How to Become an Aircraft Mechanic

Aircraft mechanics perform routine maintenance and are required to repair aircraft. They must complete the Federal Aviation Administration (FAA) before any aircraft decides to take off. Trained professionals are needed in order to keep and maintain every aircraft in the best operating condition to ensure the safety of our passengers and crew.

Responsibilities

Aircraft mechanics are mechanics that specialize in maintenance and repair of aircraft machines. Some focus on preventative maintenance by inspecting the engines of aircraft's, instruments, landing gear, accessories, pressured areas and other parts of the aircraft. They also perform the necessary repairs and replace parts needed.

They also keep records on all aircraft and are responsible to carry out inspections according to a schedule. A finalized schedule is based on the amount of hours that aircraft has been in-flight, the number of days since its last inspection, operating cycle and a combination of key issues. Some aircraft mechanics focus on repairs and identity and fix the problems that are described by pilots. All aircraft mechanics work as quickly as possible in order to get the aircraft back on tract in a timely way, but also ensure that all safety regulations are met.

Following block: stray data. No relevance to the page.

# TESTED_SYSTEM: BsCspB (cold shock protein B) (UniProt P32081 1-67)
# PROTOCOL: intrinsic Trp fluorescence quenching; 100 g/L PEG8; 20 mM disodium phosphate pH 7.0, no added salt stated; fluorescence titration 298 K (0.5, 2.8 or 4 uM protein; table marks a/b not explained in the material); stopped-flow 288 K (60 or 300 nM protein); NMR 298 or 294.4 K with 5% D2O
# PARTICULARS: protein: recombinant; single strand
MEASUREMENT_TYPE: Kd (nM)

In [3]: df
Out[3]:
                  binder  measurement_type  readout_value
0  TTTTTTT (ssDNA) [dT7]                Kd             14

Education and training

Many aircraft mechanics complete their training through the FAA certified schools. Some schools offer two and four-year degrees in aviation maintenance management or mechanical technology. All FAA certified programs offer at least 1900 class hours better focus and a variety of subjects in order for students to learn all the essential skills that are needed for the job.

Aircraft mechanics must have strong background in electronics and they must constantly improve her skills in order to stay up-to-date with all technological advances in their field. Aircraft mechanics can become certified airframes powerplants but they must pass the NCAA certified examination. To keep their certifications current, they need to complete an overall 16 hours of training, every 24 months as required.

Job prospects

Employment of aircraft mechanics is expected to grow as fast as 10% by the 2016. An increasing population and passenger traffic and expanding economy will drive growth for this position. Job prospects are expected to be very favorable especially for those people who have completed a training program. Job openings are expected to rise for the need to replace aircraft mechanics that retire or leave the field for other reasons.

Earnings

As of July 2009, most aircraft mechanics earned annual salaries of somewhere around $65,080 per year. The highest 10% earned salaries of more than $90,000 per yea. A career as an aircraft mechanic is a good choice for people who have interest in aircraft functions and operations. Aircraft mechanics must have high level of mechanical ability and self-motivation, dedication, hard-working and must be able to identify and resolve complex technical issues with a number of hours or minutes.